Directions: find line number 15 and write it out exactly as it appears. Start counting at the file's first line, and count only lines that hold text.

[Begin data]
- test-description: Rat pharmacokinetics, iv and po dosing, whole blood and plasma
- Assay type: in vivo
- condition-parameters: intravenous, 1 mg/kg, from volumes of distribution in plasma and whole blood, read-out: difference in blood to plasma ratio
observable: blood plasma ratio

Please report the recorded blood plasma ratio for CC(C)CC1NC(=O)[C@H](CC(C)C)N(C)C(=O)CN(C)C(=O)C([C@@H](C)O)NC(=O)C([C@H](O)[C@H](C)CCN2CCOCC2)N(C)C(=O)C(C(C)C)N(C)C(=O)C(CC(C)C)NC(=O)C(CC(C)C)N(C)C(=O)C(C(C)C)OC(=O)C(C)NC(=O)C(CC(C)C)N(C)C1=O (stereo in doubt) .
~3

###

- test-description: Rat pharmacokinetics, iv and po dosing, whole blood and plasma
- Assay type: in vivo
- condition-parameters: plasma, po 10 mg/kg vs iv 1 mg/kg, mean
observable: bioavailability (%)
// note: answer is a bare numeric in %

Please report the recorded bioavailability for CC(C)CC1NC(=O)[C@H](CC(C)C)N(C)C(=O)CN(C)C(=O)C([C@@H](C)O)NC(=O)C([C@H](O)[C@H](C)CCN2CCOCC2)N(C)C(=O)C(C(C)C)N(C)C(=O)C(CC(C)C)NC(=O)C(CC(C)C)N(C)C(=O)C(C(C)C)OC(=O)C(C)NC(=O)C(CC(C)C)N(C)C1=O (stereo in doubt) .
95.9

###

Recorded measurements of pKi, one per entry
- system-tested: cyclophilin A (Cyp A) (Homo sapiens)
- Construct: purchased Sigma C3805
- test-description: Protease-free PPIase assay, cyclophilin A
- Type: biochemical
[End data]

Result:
###